Sorry........I guess.

    OP: Just wash the darn bike. Anyone who refuses to use water to wash a bike is just being anal retentive. It's not the space shuttle. Although I bet they wash that with water, I could be wrong. Maybe they use baby wipes.

  14. #14
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    Hosing it down is a great method. I see no problem with it. Just don't use high pressure, and be careful of this around the bottom bracket and bearings. You don't want to force water into these sensitive areas.

    Using a very mild detergent should be fine as well, just as long as you make sure to let it dry and regrease/relube the required parts as needed. If you do this, also make sure you clean your chain properly and relube with wet or dry lube as needed. Don't let water sit on your chain!
    2006 Giant Pistol 1 - Full XT Drivetrain

  15. #15
    Vaginatarian
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    washing a bike with water from a hose is ok
    going to a car wash and using the power washer is not
    the end

  16. #16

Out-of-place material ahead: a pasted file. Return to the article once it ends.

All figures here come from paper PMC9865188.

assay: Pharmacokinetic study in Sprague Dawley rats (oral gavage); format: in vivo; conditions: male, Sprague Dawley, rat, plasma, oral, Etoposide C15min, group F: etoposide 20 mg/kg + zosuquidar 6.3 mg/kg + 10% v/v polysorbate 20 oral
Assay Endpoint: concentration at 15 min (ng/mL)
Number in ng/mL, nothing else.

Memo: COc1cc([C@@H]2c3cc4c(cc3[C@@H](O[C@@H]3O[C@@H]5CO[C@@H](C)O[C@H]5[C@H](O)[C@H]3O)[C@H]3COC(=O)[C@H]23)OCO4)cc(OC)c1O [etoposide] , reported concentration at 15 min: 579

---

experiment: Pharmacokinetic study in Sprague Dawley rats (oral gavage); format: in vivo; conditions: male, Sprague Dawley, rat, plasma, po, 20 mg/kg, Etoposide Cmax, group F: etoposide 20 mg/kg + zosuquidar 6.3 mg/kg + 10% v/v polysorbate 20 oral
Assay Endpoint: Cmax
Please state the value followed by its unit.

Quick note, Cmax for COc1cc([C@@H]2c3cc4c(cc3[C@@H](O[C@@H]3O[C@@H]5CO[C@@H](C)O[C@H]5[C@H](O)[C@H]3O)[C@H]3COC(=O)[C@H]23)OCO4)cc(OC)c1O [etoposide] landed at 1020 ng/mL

Hoosier
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    Quote Originally Posted by dan0
    Don't know why, but everyone seems to miss the very first sticky at the top of the beginners forum, the one labeled" basic cleaning and maintenance guide"
    You're crazy, whats next? Asking people to use the search or do a little bit of research on their own before posting?
    SS is like beer...its an acquired taste.

  17. #17
    ~Disc~Golf~
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    maintenence guide

    Quote Originally Posted by dan0
    Don't know why, but everyone seems to miss the very first sticky at the top of the beginners forum, the one labeled" basic cleaning and maintenance guide"
    Quote Originally Posted by Keatan
    You're crazy, whats next? Asking people to use the search or do a little bit of research on their own before posting?
    I went and gave it a look... I scanned through it all and saw nothing about washing mud.
    Did I miss it? If not, no need to be bashin' the OP
    Honestly... ahh I give up

  18. #18
    ...idios...